Top TV Shows of 2017 (runner-ups)

Television is always tricky to rank and quantify in a list like this, anytime you start a show you’re potentially jumping on board for 5 years of ups and downs. If you continue watching a show, it’s likely because your invested in the character’s story and want to find out what happens to them. There are also new shows added every year that compete with ones you’ve watched for years; the sixth season of a show may be comforting, but is not as exciting as the newest and hottest show out there. How do you compare the two? It’s difficult, but that’s what we do here, so let’s do it. First, a few runner ups that I enjoyed.

A technicality, I’m only picking complete seasons, because I don’t think it’s fair to judge something when it’s whole story has not been told, so The Good Place season 2 and Crazy Ex-Girlfriend season 3 are not included, though they are amongst my two favorite pieces of TV released this year.

Veep (season 6)


Fresh off the Boat (season 3)


Review (season 3)


Review’s 3rd and final season might have cracked the top 10 if it hadn’t been only three episodes. Nevertheless, Review ended the only way it could have, brilliantly pushing Forrest’s neurosis to the most extreme–an endless place of self-sabotage.

Catastrophe (season 3)


Dear White People (season 1)


The Handmaid’s Tale (season 1)


Trial and Error (season 1)


Making History (season 1)


Making History (and Powerless below it) were both network shows cut off in the middle of their seasons due to a lack of interest by their network’s audiences. This was a huge bummer because both were charming little shows, neither had the extreme ambitions of your HBO miniseries’, but would have been fun to continue watching. Making History had all sorts of alt-comedy folks and played with American history in ways that were interesting, while Powerless was the only piece of comic book fanfare in the last 10 years to just straight up fail (it makes sense then that it would be the only one I really paid attention to).

Powerless (season 1)

Powerless - Season 1

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Best Songs of 2017 pt. III (50-26)


The list continues, read the pre-cursor, part I, and part II.

Listen on Apple Music

Listen on Spotify 

50. Big Boi “Kill Jill (feat. Killer Mike & Jeezy)”

Big Boi’s album was all over the place, “Kill Jill” serves as an example of that, backed by a Japanese voice sampler, that turns epic rather than cheesy thanks to an impressive guest verse by Killer Mike and chorus by Jeezy.

49. From Planetarium “Mercury”

48. Nana Grizol “Bright Cloud”

47. Grace VanderWaal “I Don’t Know My Name”

I discovered this twee acoustic track thanks to Apple Music’s curated “New Music” playlist. I enjoyed it and kept listening to it over a couple of months. One day I decided to look up Grace VanderWaal and discovered that not only did she rise to fame thanks to America’s Got Talent, but that she is only 13 years old. There’s a surprising gravitas here, along with its catchy melody.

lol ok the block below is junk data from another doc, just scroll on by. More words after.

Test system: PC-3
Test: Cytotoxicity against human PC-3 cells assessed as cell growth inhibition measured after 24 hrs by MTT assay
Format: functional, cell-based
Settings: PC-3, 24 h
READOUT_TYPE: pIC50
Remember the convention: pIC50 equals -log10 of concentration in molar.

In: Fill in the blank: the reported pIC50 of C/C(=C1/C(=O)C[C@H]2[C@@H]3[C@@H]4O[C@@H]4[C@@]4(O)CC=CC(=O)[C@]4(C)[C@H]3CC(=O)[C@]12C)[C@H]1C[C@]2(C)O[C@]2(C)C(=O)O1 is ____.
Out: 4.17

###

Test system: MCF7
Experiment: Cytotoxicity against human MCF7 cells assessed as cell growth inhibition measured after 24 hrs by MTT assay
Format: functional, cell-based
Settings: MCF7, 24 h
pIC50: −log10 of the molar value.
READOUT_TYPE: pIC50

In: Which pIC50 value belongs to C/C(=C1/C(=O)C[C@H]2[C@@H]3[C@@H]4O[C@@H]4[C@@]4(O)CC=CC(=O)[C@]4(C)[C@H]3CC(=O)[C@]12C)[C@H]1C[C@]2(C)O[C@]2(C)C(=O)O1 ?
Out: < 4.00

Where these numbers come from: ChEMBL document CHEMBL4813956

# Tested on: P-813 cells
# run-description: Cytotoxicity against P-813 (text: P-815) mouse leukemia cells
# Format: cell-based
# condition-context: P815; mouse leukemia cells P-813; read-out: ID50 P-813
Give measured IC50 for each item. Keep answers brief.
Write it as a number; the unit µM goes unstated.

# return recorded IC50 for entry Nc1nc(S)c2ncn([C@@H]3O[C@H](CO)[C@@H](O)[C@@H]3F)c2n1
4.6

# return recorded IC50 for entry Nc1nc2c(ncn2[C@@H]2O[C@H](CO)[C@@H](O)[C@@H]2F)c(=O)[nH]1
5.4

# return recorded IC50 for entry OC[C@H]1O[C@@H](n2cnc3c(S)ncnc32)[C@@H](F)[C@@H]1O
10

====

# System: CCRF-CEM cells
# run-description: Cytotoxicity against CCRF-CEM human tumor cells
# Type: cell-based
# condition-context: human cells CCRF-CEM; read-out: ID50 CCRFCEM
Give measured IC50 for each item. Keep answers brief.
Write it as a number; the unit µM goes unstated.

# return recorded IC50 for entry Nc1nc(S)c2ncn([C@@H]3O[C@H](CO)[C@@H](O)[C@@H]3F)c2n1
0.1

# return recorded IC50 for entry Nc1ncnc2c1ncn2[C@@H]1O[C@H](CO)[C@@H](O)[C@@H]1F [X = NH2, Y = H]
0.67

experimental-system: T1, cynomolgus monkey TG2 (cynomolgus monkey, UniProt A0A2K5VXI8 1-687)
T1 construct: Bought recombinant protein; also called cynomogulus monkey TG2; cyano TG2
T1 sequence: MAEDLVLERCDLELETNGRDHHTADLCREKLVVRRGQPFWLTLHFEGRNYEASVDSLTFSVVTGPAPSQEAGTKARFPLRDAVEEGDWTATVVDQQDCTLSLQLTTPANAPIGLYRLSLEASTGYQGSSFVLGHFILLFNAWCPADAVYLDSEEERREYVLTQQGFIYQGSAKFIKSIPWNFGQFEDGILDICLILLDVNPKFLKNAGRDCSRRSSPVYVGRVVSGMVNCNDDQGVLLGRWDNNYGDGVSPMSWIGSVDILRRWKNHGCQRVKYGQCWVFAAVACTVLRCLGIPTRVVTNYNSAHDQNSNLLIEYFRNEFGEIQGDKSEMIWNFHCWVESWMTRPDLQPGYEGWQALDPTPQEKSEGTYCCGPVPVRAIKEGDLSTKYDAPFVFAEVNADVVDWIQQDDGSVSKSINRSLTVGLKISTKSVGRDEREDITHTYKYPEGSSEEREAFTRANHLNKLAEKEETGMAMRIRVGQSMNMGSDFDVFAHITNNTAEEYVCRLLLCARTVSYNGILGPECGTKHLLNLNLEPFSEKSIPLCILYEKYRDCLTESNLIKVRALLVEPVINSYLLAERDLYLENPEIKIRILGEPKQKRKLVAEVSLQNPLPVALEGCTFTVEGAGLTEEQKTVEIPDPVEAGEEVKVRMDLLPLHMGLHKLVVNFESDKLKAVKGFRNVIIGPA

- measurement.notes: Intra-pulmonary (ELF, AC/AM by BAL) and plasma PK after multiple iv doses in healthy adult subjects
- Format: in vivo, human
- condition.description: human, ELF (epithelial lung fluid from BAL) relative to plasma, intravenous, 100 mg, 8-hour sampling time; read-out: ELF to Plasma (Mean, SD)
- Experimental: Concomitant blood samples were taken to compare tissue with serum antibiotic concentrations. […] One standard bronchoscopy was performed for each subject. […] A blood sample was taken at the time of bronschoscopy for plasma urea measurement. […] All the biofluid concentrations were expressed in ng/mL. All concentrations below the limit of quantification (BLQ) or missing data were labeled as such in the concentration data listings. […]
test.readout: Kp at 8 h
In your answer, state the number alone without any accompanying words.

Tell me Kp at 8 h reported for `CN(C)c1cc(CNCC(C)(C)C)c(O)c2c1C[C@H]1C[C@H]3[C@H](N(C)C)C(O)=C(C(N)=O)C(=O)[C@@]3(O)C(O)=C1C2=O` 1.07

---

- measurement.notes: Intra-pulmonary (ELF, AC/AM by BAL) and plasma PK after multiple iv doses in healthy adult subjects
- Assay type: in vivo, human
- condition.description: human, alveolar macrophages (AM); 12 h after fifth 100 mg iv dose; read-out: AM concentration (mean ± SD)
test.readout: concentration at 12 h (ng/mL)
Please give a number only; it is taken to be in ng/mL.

46. Calvin Harris “Feels (feat. Pharrell Williams, Katy Perry, Big Sean)”

Katy Perry’s chorus is the highlight of Harris’ album which brought a lot of summer fun this year.

45. Gordi “All the Light We Cannot See”

Gordi makes some really catchy indie pop, “All the Light We Cannot See” was a standout, offering an epic chorus akin to the very best work of Florence + the Machine (whom I love).

44. 21 Savage, Offset, Metro Boomin’ “Ghostface Killers (feat. Travis Scott)”

Savage, Offset, and Metro Boomin’ surprise released Without Warning the day after Halloween, it was great, but also a missed opportunity considering it’s a perfect album for the holiday. The album’s opener, “Ghostface Killers”, sets the tone brilliantly, with the second best gong usage in a song produced by Metro Boomin’ and featuring Offest of the year (the best is coming later). Boomin’s producer tag is slowed down, leading into Offset’s verses which are then brilliantly complemented by 21 Savage’s lethargic meter (I don’t think there’s another person this side of Kendrick Lamar that I enjoy guesting on songs). It’s an epic and haunting track.

43. Sorority Noise “No Halo”

42. Diet Cig “Maid of the Mist”

Diet Cig is both colorful and raw, you’ll find yourself smiling and chanting along with adrenaline to Alex Luciano’s witty and aggressive lyrics.

41. The Shins “Name For You”

The Shins can still craft quite the indie rock gem, “Name For You” is a delightful transportation back to when we all thought Zach Braff could change our lives.

40. Lil Uzi Vert “XO TOUR Llif3”

The story of this song, which says that Uzi Vert haphazardly released it on Soundcloud so that he could beat whomever had found his phone that he lost while stage diving, is brilliant enough to get it into the top 50 alone–I mean it’s got typos in it and became a legit radio hit this year. Uzi Vert was the most prominent example of the emo/goth/hiphop movement, which was surprising considering he started the year as the guy with the verse nobody liked on “Bad and Boujee” (let the record state that I like that verse). “XO TOUR Llif3” is great.

39. Miya Folick “Give it to Me”

This song escalates further and further beyond anywhere than you would ever expect it to, Folick is a powerhouse.

38. Nana Grizol “Nightlights II”

90s indie rock is still relevant (more on this in the best albums list).

37. No Thank You “Teeter”

36. Big Thief “Mythological Beauty”

35. Algiers “The Underside of Power”

34. Manchester Orchestra “The Gold”